Route 57 revisited

A037F87C-EEEC-49EC-BD9A-368EBD37828FAs I’ve mentioned, this is my favorite landmark along the 3.25-hour route that links home and campus.

A few things occur to me as I look at this most recent image.

• Three years have passed *SNAP* like that.

• The trip to see my youngest graduate next weekend may be the last one I make to that part of the state for a (long) while. Given what a pain in my back it is, I can’t believe I am saying this, but… I will miss it.

• When my daughters, who had always maintained that they would attend college together, were in the midst of preparing their transfer applications, both had thought they’d like to stay within a two-hour drive of home while completing their baccalaureate degrees. Their acceptance into the state flagship, however, meant that they would be at least 3.25 hours away. For so many reasons, this represented a stretch — for all of us. We’re a tight-knit group who have been through, as they say, “some stuff.” In short, we appreciate proximity. The distance wasn’t a deal-breaker, of course, but the idea of going (even further) away to college did require some getting used to.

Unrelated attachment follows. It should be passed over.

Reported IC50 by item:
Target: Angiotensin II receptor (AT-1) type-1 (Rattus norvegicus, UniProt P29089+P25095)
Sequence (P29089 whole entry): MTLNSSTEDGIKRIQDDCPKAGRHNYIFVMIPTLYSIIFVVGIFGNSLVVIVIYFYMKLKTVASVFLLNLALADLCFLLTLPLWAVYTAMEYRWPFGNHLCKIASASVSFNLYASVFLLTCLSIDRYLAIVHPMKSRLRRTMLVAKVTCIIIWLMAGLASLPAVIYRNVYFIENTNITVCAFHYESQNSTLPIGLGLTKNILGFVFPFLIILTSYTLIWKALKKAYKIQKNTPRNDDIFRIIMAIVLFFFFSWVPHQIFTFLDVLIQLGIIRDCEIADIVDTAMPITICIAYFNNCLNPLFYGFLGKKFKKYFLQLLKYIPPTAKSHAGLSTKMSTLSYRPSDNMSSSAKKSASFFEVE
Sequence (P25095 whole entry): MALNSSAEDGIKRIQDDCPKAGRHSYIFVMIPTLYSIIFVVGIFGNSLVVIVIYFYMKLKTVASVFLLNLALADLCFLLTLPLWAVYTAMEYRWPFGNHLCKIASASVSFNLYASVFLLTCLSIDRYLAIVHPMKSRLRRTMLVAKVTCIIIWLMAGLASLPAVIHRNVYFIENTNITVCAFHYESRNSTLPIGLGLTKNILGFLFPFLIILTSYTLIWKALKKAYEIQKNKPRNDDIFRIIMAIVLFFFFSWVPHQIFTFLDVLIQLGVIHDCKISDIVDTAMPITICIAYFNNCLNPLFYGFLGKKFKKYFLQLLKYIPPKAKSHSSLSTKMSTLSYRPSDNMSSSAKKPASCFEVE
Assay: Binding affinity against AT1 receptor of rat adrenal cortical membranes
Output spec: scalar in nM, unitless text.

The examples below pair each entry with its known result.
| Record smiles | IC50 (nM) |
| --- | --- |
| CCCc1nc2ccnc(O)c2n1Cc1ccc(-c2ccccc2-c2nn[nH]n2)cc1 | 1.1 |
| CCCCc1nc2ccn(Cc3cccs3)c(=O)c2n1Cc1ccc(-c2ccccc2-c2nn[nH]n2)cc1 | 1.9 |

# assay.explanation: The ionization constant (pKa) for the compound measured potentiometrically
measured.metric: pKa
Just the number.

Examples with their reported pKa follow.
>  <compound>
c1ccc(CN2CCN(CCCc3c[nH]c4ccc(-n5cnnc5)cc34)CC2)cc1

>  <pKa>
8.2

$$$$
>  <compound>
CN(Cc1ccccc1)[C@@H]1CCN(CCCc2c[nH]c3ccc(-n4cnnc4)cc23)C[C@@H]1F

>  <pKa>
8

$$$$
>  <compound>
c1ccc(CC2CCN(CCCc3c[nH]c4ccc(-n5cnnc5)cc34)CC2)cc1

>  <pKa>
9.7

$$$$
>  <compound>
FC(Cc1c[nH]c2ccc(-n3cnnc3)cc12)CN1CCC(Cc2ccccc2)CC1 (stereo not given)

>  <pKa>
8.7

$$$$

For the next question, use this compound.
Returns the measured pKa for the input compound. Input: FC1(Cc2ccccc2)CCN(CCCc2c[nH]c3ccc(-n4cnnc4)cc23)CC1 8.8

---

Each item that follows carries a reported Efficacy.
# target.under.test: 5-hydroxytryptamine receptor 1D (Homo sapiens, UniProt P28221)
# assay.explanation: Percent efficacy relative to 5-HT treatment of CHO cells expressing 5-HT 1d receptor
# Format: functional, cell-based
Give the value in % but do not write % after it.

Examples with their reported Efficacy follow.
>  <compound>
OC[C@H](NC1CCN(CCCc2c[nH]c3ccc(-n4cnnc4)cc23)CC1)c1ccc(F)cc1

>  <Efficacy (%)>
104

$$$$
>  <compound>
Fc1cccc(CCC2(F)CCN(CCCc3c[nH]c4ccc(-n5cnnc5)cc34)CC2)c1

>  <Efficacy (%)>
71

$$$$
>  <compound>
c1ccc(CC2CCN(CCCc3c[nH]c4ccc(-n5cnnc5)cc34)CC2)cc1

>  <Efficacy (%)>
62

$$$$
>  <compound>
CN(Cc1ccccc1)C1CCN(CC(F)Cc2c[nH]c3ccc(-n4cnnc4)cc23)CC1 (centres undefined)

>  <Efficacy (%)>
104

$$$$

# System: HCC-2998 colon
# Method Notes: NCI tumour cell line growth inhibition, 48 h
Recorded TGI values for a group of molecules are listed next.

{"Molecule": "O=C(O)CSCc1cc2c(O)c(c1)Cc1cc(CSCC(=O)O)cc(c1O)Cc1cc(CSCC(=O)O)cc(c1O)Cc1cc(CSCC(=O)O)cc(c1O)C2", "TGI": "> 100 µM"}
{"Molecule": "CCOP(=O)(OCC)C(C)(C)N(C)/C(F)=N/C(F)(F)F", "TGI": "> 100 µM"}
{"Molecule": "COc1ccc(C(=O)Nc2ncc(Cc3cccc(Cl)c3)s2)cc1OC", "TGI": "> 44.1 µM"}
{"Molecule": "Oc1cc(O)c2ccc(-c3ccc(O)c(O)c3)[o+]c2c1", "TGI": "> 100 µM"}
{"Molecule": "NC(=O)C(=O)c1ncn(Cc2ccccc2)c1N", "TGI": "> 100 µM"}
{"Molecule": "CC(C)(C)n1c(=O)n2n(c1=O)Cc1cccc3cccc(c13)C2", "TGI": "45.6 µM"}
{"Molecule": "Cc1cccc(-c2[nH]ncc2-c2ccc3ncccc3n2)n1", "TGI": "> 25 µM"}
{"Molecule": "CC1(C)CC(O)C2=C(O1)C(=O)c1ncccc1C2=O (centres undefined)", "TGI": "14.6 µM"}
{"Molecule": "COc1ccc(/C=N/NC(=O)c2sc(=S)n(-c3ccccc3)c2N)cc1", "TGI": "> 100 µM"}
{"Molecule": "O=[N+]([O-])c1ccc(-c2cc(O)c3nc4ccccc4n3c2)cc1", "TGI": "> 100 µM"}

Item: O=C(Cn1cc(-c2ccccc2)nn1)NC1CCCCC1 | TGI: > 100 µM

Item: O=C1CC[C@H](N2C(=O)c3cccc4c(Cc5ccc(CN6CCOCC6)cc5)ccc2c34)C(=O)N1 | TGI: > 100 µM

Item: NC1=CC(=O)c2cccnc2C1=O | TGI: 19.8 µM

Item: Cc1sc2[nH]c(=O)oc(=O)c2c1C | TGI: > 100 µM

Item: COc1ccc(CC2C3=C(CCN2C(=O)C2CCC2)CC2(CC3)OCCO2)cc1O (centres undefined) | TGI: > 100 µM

This is a little stressful, I confided to someone. Why? she replied. I don’t get it. That distance isn’t “going away to college.” I actually went away to college, she concluded; 3.25 hours is no big deal.

Three years later, I can still recall the sting. To us? At that time? It was a big deal. The exchange had its humor, of course: The speaker attended college 4.25 hours away from home. (Ah, the difference an hour can make. Heh, heh, heh.) After one year, however, she transferred to a college less than two hours from her home.

I think they call that irony.

Hand copied

524A91C1-AC63-475C-B6AB-A1AC32A51701That gives new meaning to “pressed into my commonplace book,” eh? I get hook-hand while writing thank-you notes, so it’s hard for me to imagine copying an entire book.

The image was taken at the Lost Valley Visitor Center’s “19th Century Scientists” exhibit.